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The SWOT Analysis of the fictional company offers a focused, neutral insight into our example portal business and its positioning within the greater digital media landscape.
Please note: It goes without saying that each and every portal, or SaaS platform business will have different Strengths, Weaknesses, Opportunities and Threats, as per the marketplace, landscape and product detail.
The examples below are vanilla and based off an emerging technology portal business model.
The key strengths for the business are as follows:
MANAGEMENT – The business is led by an elite team with great R&A and digital media experience.
NEW TECHNOLOGY – The business will have developed new platform technology that will enable the business to rapidly replicate its properties into new verticals.
GROWTH INDUSTRIES – The business is concentrated on high growth industry verticals, both in terms of employees and revenue potential.
SUBSCRIPTIONS – The business will lock many of its customers into 1 or 2 year subscriptions.
GLOBAL IN REACH – The business is global in emphasis and reach and therefore not bound by local economies.
The key weaknesses for the business are as follows:
RESOURCES – The business is capital and resource constrained.
LOCATION – The business needs to establish a physical presence and sales office in other key territories to maximise future growth.
CONTENT CREATION – Content creation and editorial is a large cost for the business.
CLIENT INTERACTION – Growth at the business requires regular client interaction with advertisers, subscribers and facilitators.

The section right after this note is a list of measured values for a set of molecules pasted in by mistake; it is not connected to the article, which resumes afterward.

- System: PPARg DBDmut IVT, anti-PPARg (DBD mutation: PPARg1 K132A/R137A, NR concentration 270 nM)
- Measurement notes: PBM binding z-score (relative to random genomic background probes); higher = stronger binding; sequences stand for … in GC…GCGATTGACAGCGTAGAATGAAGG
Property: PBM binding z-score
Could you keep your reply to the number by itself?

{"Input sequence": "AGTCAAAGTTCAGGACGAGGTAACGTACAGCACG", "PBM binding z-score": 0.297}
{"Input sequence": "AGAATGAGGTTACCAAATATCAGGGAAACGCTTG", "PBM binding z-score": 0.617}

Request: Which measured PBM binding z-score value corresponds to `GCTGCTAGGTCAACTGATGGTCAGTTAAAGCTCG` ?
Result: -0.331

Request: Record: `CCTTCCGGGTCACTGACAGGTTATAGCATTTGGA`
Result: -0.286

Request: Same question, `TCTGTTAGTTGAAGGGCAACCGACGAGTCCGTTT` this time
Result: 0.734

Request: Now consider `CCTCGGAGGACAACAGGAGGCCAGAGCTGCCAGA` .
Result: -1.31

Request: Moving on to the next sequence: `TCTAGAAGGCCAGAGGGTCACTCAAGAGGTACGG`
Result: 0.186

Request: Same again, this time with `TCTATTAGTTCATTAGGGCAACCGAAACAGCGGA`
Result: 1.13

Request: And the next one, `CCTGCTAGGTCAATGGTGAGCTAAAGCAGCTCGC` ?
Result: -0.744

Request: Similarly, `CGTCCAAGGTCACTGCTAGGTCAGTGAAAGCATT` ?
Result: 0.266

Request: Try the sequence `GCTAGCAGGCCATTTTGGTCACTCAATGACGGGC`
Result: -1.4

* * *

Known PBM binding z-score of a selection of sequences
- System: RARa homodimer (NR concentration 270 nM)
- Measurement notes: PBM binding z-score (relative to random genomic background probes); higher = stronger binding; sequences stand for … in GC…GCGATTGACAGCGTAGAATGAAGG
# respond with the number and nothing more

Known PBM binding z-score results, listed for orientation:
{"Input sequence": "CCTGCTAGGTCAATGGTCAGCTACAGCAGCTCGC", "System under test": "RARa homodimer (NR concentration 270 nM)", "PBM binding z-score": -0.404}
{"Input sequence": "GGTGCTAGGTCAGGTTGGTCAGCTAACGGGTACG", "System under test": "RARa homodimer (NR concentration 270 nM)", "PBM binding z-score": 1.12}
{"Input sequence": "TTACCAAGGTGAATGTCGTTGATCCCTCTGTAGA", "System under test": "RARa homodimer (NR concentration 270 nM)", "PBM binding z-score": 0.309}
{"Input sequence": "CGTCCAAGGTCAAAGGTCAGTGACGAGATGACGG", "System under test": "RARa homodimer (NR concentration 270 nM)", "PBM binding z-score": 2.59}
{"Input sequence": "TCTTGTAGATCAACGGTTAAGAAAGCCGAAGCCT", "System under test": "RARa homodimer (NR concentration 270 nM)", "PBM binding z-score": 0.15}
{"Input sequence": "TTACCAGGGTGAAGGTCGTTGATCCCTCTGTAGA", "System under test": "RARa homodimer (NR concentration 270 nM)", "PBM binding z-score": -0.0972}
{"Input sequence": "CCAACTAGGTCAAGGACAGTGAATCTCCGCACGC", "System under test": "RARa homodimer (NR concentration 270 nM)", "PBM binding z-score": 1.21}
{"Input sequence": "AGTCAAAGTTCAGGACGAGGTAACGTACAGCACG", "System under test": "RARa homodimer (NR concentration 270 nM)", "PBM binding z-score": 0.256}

The main opportunities for the business are as follows:
TECHNOLOGICAL ADVANCEMENT – Recent and ongoing developments in the field of machine learning has enabling the core product to be produced.
INDUSTRY GROWTH – To use the technology infrastructure, methodologies and capabilities to enter attractive new industry sectors.
CONTENT – To reduce the cost of content production, whilst maintaining the quality and uniqueness of the content offering.
SCALABILITY – To improve the scale and gain efficiencies in IT development and utilisation.
BUILD RELATIONSHIPS – To use established key business relationships in new markets.
Finally, the key strengths for the business are as follows:
NEW COMPETITOR – To not access as many new verticals as possible, thus allowing a competitor to emerge and compete for market share (lose market dominance).
TECHNOLOGY FAILURE – For the products or brand to be compromised either accidentally or overtly.
CAPITAL – To lack the capital to convert current opportunities into revenue.
EXPANSION RISKS – New vertical and regional expansion adds to risk and costs.
If you have more than 4-5 in each category, it is wise to order the list by importance, so that the reader knows and understands the importance of each factor.
If you are performing a more detailed SWOT exercise, then you might want to include a Competitive Profile Matrix (CPM). These offer a more logical view of the business and benchmarks it to notable competitors. A valuable exercise.